Deflecting an Asteroid with a DARTFollow article
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Artist’s impression of the DART spacecraft speeding towards its destiny: collision with Dimorphos, a ‘moonlet’ of the near-Earth asteroid Didymos. On the right, a tiny CubeSat called LICIAcube, released just before impact, will observe the collision.
Image credit: NASA
Asteroid, Meteor, Meteoroid or Meteorite?
When it comes to bits of rock floating about in Space, heading towards or even impacting the Earth, these four terms seem to be used interchangeably by most people (except astronomers and scientists of course). Here is a rough guide:
An asteroid is a lump of rock, perhaps left over from the planet-formation phase of solar system construction billions of years ago. Most of them are spread out in an orbit around the sun between Mars and Jupiter. Sizes range from a few metres to hundreds of kilometres; the really large ones create enough gravity to pull themselves into a spherical shape and may be classified as dwarf planets like Ceres. At about 800m and 160m across respectively, Didymos and its ‘moon’ Dimorphos, are rather more modest knobbly lumps of rock.
The next three terms apply to bits of asteroids or comets that have been deflected onto a collision course with our planet, usually as a result of collisions.
So, a Meteoroid is a rock heading towards Earth, after the course-change but before it enters the atmosphere.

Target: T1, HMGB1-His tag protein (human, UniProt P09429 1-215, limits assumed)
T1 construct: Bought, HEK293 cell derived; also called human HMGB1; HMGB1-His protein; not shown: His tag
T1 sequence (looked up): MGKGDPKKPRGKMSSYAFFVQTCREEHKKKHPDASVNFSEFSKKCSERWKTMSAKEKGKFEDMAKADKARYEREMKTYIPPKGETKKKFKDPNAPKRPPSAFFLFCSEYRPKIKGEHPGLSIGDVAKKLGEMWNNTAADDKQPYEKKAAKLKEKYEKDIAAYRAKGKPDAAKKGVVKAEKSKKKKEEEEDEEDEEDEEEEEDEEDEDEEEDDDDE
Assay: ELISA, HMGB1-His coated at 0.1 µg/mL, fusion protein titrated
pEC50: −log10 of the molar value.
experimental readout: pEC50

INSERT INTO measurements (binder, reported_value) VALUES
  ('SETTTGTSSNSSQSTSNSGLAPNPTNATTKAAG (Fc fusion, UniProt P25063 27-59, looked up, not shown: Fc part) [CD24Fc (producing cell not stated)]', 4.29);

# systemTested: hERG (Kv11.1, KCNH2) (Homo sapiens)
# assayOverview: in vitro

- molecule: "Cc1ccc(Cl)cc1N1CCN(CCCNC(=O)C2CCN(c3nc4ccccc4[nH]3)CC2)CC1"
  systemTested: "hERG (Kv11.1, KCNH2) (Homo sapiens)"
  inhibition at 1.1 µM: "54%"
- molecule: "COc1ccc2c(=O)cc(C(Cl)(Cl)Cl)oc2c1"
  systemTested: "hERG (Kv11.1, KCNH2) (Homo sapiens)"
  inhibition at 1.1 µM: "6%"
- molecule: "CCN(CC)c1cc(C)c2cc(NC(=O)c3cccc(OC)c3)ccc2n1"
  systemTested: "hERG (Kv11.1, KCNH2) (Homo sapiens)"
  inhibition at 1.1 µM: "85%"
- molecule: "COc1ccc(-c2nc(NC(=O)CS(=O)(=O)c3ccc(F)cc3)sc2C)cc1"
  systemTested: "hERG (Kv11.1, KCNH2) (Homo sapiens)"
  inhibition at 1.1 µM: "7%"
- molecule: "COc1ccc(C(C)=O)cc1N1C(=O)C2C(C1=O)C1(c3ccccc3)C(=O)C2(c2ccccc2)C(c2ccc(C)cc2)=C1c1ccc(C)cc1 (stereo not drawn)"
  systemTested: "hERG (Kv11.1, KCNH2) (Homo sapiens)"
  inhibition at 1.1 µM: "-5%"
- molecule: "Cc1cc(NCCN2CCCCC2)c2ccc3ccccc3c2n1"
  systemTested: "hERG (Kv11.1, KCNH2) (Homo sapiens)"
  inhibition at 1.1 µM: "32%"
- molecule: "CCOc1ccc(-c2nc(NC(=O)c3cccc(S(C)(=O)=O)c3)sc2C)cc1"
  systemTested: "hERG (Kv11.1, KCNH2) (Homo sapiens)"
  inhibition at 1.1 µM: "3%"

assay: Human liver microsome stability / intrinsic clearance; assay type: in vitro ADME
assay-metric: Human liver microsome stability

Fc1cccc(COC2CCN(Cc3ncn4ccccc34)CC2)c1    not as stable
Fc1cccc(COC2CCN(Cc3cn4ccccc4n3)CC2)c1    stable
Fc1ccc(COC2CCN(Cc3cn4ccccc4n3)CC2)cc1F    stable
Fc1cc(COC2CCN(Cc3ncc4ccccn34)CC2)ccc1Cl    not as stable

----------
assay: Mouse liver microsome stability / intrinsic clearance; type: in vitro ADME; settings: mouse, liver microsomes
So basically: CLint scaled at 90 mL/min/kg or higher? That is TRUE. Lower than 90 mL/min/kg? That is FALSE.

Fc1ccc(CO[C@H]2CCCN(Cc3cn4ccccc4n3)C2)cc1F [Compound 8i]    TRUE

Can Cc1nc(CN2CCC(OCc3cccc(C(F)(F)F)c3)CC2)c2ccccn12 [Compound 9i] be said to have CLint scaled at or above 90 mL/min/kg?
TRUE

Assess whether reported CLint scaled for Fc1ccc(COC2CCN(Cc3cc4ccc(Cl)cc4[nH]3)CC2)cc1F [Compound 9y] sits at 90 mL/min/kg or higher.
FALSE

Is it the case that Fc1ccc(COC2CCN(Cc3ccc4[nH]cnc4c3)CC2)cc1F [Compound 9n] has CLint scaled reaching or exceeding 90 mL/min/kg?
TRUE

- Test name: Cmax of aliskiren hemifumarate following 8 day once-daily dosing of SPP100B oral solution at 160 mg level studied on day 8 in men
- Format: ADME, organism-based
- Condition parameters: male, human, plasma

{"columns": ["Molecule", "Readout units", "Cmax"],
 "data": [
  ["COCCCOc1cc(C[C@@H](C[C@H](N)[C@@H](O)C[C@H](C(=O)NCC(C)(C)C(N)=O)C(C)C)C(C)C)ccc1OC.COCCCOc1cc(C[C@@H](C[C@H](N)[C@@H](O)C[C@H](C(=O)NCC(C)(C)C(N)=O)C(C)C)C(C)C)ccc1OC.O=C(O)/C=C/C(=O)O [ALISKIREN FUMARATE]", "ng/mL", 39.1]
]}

On entering the atmosphere, the rock becomes a Meteor. At this point I should say that thankfully, the vast majority of meteors are about the size of sand grains and ‘burn-up’ or vaporise, never reaching the ground. They are seen as brief streaks of light in the sky, often in predictable ‘meteor showers’ as the Earth passes through the debris trail of a comet orbiting the sun. These showers have names such as the Perseids and Leonids, according to where they ‘radiate’ from in the sky. Large meteors up to a metre or so in size will produce a much more spectacular display, not just fizzling out, but exploding in a large fireball. Small pieces that do reach the ground are called Meteorites. On the night of 28th February 2021 such a fireball was tracked across the UK by a dedicated network of cameras as well as many doorbell cameras and car dashcams. The village of Winchcombe was determined to be the likely impact site for any fragments that survived and sure enough, a sizeable chunk weighing 300 grams was discovered on the driveway of a family home. That was a bit of luck: the Japanese space agency (JAXA) managed to get 4.5 grams of material from a distant asteroid last year thanks to the Hayabusa-2 spacecraft. NASA’s OSIRIS-REx probe is due back in 2023 with a whole 60 grams. Why bother with these very expensive Sample-Return missions when chunks of asteroid can be picked up on Earth for free? It could also be asked: why the interest in the smallest of heavenly bodies anyway? In answer to the first question, in spite of an estimated 80,000 tons of meteorite debris reaching the Earth’s surface every year, individual particles are hard to find – because most are tiny. The best place to look for them is Antarctica, simply because they are highly visible against the snow! The answer to the second question is that until fairly recently, we were blissfully unaware of the truck-sized and larger asteroids in orbits that frequently see them passing uncomfortably close to our vulnerable planet. If one of those was deflected towards us, the result would be a catastrophic, perhaps extinction level event (ELE). And there have been such impacts in the past – long before modern humans evolved though.